“What do we do now?” — Democratic senate candidate Bill McKay (Robert Redford) in The Candidate (1972)
When I reviewed Advise & Consent, I mentioned that if anyone could prevent billionaire Tom Steyer from winning the Democratic nomination to run in the 2016 California U.S. Senate election, it would be Betty White. Well, earlier today, Tom Steyer announced that he would NOT be a candidate. You can guess what that means. Betty White has obviously already started to set up her campaign organization in California and, realizing that there was no way that he could possibly beat her, Tom Steyer obviously decided to step aside.
So, congratulations to Betty White! (I would probably never vote for her but I don’t live in California so it doesn’t matter.) As future U.S. Senator Betty White prepares for the next phase of her career, it would probably be a good idea for her to watch a few movies about what it takes to win political office in the United States.
For example: 1972’s The Candidate.
The Candidate would especially be a good pick for the nascent Betty White senate campaign because the film is actually about a senate election in California! California’s U.S. Sen. Crocker Jarmon (Don Porter) is a Republican who everyone assumes cannot be defeated for reelection. Democratic strategist Marvin Lucas (a heavily bearded Peter Boyle) is tasked with finding a sacrificial candidate.
The one that Marvin comes up with is Bill McKay (Robert Redford, before his face got all leathery), a 34 year-old lawyer who also happens to be the estranged son of former Governor John J. McKay (Melvyn Douglas, whose wife Helen ran for one of California’s senate seats in 1950). As opposed to his pragmatic and ruthless father, Bill is idealistic and the only reason that he agrees to run for the Senate is because Marvin promises him that he’ll be able to say whatever he wants. Marvin assures Bill that Jarmon cannot be beaten but if Bill runs a credible campaign, he’ll be able to run for another office in the future.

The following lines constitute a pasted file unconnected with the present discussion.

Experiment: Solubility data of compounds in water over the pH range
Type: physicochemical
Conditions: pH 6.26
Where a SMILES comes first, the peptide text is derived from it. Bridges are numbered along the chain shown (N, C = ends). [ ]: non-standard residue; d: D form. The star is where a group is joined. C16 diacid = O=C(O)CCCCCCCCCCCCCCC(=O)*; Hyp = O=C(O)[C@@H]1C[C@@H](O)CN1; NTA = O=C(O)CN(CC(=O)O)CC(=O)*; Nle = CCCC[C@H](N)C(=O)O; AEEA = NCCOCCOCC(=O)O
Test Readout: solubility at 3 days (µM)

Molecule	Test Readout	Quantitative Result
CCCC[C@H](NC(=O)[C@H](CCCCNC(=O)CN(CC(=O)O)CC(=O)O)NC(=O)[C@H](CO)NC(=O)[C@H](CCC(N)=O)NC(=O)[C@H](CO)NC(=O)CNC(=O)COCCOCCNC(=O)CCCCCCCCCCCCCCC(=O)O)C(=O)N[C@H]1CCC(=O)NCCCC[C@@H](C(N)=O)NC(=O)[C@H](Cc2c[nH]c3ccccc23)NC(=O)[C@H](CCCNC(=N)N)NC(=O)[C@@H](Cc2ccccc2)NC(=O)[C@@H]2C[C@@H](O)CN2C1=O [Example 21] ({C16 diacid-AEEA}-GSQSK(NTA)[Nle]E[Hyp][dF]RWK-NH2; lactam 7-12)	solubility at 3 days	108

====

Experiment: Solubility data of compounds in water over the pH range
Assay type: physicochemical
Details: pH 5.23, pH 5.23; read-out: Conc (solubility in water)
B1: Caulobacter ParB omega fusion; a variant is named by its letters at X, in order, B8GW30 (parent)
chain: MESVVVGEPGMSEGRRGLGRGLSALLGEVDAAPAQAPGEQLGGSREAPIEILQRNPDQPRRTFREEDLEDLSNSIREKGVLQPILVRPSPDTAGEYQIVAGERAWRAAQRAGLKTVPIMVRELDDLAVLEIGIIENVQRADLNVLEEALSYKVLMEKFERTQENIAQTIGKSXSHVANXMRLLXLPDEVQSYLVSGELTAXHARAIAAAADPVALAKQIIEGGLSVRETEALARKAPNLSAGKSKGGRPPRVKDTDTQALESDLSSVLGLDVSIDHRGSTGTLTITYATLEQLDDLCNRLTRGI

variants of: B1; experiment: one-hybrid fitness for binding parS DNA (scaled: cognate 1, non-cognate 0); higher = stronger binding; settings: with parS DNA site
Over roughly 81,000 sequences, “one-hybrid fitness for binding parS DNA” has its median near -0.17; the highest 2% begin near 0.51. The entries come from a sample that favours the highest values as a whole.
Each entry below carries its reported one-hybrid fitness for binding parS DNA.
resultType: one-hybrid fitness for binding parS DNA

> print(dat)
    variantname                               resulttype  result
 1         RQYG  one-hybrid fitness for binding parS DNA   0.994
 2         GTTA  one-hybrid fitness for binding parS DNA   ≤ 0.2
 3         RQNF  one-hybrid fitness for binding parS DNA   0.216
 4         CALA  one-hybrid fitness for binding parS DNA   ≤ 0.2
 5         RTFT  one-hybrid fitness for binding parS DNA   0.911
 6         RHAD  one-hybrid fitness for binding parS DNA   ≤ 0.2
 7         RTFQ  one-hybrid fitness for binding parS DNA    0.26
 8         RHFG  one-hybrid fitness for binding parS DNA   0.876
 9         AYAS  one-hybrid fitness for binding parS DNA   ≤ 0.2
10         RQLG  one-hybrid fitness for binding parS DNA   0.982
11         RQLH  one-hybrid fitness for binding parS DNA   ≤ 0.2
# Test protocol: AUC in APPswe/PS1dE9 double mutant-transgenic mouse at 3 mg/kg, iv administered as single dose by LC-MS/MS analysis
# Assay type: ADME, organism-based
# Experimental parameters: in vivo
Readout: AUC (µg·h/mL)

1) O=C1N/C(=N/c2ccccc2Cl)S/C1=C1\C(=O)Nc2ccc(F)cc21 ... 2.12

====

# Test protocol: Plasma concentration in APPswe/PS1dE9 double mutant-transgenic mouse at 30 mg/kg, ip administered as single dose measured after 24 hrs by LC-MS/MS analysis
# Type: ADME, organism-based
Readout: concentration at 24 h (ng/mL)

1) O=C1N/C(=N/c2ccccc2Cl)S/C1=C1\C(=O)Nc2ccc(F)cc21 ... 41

However, Jarmon turns out to be a weaker candidate than everyone assumed. As the charismatic Bill starts to close the gap between himself and Jarmon, he also starts to lose control of his campaign. He soon finds himself moderating his positions and worrying more about alienating potential voters than stating his true opinions. (In one of the film’s best scenes, Bill scornfully mutters his standard and generic campaign speech to himself, obviously disgusted with the vapid words that he has to utter in order to be elected.) The film ends on a properly downbeat note, one that reminds you that the film was made in the 70s but also remains just as relevant and thought-provoking in 2015.
Written by a former political speech writer and directed, in a semi-documentary style, by Michael Ritchie, The Candidate is an excellent film that answer the question as to why all political campaigns and politicians seem to be the same. The Candidate is full of small details that give the film an air of authenticity even when a familiar face like Robert Redford is on screen.
Whenever I watch The Candidate, I find myself wondering what happened to Bill McKay after the film’s iconic final scene. Did he ever regain his idealism or did he continue on the path to just becoming another politician. As much as we’d all like to think that the former is true, it’s actually probably the latter.
That just seems to be the way that things go.
Hopefully, Betty White will learn from Bill McKay’s example.